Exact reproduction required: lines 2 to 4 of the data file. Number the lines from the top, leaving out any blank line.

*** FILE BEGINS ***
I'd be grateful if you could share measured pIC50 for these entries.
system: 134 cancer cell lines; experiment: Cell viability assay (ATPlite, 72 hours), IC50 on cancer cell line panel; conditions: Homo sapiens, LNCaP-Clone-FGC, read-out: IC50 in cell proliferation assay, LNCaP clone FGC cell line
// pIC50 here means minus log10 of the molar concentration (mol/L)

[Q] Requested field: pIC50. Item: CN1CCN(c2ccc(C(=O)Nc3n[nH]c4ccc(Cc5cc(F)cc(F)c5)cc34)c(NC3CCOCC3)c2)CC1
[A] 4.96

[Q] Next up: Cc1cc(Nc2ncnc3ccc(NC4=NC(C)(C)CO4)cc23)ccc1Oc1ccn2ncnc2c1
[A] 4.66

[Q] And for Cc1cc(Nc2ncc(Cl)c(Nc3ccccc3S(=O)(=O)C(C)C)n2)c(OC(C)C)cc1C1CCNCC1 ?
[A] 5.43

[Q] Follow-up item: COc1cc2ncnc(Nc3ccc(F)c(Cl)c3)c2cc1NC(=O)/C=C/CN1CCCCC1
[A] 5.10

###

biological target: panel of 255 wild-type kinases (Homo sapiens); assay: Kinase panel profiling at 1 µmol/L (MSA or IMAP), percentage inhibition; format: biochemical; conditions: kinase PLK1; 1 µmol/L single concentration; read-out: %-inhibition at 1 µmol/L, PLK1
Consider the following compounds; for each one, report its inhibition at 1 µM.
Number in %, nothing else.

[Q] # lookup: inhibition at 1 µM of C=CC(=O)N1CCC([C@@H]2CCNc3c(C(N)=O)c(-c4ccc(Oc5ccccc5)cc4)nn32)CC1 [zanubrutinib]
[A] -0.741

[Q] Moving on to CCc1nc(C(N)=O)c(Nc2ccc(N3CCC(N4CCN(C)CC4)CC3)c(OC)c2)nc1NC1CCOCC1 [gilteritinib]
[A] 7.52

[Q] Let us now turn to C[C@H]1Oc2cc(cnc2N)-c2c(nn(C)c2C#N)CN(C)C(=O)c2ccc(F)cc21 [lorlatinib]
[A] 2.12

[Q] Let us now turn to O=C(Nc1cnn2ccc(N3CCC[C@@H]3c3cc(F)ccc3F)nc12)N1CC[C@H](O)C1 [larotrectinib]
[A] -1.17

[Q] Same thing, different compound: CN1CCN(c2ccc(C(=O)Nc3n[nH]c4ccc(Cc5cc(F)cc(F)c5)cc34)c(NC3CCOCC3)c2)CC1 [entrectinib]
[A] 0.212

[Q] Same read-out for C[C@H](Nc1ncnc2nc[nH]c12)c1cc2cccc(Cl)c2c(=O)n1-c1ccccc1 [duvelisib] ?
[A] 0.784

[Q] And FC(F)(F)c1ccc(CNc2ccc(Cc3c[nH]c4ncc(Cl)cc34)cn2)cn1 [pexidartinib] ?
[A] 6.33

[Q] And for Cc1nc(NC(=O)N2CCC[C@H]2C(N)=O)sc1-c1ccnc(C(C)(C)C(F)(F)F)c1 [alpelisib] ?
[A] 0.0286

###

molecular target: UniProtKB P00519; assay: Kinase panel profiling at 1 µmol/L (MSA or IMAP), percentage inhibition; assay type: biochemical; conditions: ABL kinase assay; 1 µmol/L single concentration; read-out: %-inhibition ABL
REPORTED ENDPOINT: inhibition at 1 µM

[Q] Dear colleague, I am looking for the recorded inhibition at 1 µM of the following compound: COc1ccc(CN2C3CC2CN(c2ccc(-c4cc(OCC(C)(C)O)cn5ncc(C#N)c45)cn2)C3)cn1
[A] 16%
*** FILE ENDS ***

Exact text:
system: 134 cancer cell lines; experiment: Cell viability assay (ATPlite, 72 hours), IC50 on cancer cell line panel; conditions: Homo sapiens, LNCaP-Clone-FGC, read-out: IC50 in cell proliferation assay, LNCaP clone FGC cell line
// pIC50 here means minus log10 of the molar concentration (mol/L)

[Q] Requested field: pIC50. Item: CN1CCN(c2ccc(C(=O)Nc3n[nH]c4ccc(Cc5cc(F)cc(F)c5)cc34)c(NC3CCOCC3)c2)CC1